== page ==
Twenty years have passed since Nancy Georgiou prosecuted her first sexual felony assault, but she still remembers the courage of the young victim. A 5-year-old girl who'd been molested by her grandmother's relative had to testify twice because a hung jury necessitated a retrial.
Georgiou's most recent trial involved a 13-year-old girl who was so distraught after being assaulted that she ran away. Finally coaxed into taking the witness stand, her testimony helped result in the assailant, a registered sex offender, receiving a 514-year sentence.
"Human reaction is always different, how victims respond to attacks," Georgiou said. "I've been surprised by the strength people can draw from being a victim -- like a phoenix rising from the ashes."
Inspiration was in the air Tuesday afternoon, when the Contra Costa County senior deputy district attorney joined four "difference makers" honored at the Community Violence Solutions Champions Luncheon in Martinez. Also recognized were San Rafael police Detective Leslie O'Toole and program managers Molly Henricks and Sandy Marsh of the county's Behavioral Health Services Division.
More than 100 police officers, prosecutors and victims' advocates attended the event, which annually brings two realities into focus during Sexual Violence Awareness Month: A lot of people are working to end this societal scourge, and a lot of work remains.
District Attorney Mark Peterson said he chose Georgiou to head the sexual assault unit because of her experience, her empathy for victims and her willingness to shoulder a big load. "Our sexual assault unit is one of the busiest in the office," he said.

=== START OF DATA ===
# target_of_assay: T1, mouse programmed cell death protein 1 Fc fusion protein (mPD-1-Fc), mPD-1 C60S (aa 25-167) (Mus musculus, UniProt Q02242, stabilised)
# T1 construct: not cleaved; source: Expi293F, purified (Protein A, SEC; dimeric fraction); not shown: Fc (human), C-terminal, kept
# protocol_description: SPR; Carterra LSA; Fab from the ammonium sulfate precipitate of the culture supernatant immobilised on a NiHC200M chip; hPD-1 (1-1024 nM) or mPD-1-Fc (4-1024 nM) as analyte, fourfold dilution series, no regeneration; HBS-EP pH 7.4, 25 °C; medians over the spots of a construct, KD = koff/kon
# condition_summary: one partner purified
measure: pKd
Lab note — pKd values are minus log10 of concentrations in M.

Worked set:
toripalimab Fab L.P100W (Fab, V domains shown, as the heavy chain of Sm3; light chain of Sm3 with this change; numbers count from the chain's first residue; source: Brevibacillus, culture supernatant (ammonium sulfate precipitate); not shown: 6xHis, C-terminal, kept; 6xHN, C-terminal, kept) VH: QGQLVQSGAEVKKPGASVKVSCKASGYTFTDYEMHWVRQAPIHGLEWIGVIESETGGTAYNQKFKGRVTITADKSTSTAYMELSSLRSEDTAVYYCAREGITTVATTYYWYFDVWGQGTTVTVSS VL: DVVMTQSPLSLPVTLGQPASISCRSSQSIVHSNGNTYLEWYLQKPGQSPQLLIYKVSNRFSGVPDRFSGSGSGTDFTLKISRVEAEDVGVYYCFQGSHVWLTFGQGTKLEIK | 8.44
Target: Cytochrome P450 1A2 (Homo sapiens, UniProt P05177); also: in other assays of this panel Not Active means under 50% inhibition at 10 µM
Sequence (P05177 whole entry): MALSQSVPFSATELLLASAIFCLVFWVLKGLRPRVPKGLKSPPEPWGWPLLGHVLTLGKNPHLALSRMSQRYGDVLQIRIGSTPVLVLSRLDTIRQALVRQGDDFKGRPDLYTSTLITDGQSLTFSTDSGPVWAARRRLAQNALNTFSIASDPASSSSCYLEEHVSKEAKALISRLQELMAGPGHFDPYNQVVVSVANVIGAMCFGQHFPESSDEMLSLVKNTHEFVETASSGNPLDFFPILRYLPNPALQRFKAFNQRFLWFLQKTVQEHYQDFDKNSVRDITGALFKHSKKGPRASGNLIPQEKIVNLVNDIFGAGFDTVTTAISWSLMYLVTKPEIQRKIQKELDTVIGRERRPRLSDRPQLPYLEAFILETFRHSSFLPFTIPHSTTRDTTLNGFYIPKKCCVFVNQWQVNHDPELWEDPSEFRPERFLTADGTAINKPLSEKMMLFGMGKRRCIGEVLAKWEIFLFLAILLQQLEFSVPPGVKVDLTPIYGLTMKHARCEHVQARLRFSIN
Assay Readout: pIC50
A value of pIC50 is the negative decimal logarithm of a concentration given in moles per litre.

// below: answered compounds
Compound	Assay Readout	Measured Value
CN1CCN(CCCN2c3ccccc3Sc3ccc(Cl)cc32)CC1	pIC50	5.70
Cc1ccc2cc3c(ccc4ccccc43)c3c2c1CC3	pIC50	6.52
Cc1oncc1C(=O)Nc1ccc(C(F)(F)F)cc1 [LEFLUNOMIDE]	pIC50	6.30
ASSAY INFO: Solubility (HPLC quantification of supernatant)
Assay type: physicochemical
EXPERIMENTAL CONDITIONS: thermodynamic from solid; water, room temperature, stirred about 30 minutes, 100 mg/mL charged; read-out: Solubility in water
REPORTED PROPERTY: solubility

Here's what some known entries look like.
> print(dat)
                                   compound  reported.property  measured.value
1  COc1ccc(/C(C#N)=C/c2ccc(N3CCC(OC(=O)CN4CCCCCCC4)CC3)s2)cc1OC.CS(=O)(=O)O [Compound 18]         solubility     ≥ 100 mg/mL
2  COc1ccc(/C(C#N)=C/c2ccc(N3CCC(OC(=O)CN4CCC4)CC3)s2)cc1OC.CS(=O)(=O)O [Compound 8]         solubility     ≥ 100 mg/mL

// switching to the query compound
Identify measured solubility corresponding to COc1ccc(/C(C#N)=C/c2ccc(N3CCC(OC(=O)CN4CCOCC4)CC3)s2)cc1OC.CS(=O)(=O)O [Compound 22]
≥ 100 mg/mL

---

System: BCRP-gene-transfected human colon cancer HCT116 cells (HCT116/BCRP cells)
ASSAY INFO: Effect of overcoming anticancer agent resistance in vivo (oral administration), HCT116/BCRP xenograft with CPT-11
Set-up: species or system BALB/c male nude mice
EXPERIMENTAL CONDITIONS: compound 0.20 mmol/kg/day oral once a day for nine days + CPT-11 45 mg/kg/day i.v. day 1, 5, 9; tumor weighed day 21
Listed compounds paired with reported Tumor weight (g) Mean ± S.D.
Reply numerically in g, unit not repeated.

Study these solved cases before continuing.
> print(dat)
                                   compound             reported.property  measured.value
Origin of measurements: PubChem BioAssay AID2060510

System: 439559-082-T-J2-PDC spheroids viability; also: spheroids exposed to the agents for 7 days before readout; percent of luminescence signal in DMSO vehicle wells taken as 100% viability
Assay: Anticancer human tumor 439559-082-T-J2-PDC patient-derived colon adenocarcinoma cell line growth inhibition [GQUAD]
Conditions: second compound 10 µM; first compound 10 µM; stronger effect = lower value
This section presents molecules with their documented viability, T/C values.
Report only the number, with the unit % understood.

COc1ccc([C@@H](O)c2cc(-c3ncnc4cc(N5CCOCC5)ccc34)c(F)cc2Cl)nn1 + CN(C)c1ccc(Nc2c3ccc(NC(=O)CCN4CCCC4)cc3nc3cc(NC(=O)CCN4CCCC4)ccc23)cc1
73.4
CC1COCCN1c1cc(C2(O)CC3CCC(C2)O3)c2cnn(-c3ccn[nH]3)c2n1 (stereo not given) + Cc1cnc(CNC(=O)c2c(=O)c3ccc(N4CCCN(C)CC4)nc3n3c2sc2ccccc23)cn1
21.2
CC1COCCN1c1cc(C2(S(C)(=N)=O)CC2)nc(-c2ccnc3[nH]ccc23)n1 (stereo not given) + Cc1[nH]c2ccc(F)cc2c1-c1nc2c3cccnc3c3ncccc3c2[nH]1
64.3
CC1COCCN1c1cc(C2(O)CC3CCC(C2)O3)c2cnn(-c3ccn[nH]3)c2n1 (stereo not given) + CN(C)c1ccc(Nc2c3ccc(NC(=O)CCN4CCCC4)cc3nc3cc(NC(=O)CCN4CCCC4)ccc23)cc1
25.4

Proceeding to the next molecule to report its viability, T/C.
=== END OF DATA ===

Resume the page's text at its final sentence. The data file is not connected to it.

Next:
Among the speakers who addressed the teamwork needed in dealing with such cases was Danville police Chief Steve Simpkins, who related a personal experience. He said a friend called late one night in near hysteria, after learning his daughter had been molested.
Simpkins was on hand when a patrol officer took the initial report, and then for detectives' follow-up investigation. He stayed in touch as the DA's office and the victims' advocates conducted interviews, then through subpoenas for court appearances.
"Each stage was a new set of tears and a new set of emotions that this young lady should never have had to go through," he said. "What made it successful is what all the people in this room do; we care so much about our victims."
Peterson said his office handles "staggering numbers" of sexual assaults and child molestations, relatively few of which are perpetrated by strangers. Domestic violence is the most frequent crime his staff prosecutes.
"There's no discrimination when it comes to sexual assault," Georgiou said. "There are young children, boy victims, multiple victims, adults. It runs the gamut."
She said education is an important tool in reversing the trend.
"When I first started at this, we always looked to support and protect parents of daughters," she said. "But as parents of sons, we need to teach them what's proper and what's a coercive relationship. I think the younger generation is becoming more aware."
There will be a luncheon like this again next year. And for years after that. The bittersweet aspect of honoring champions against sexual violence is that they are needed.
Contact Tom Barnidge at firstname.lastname@example.org.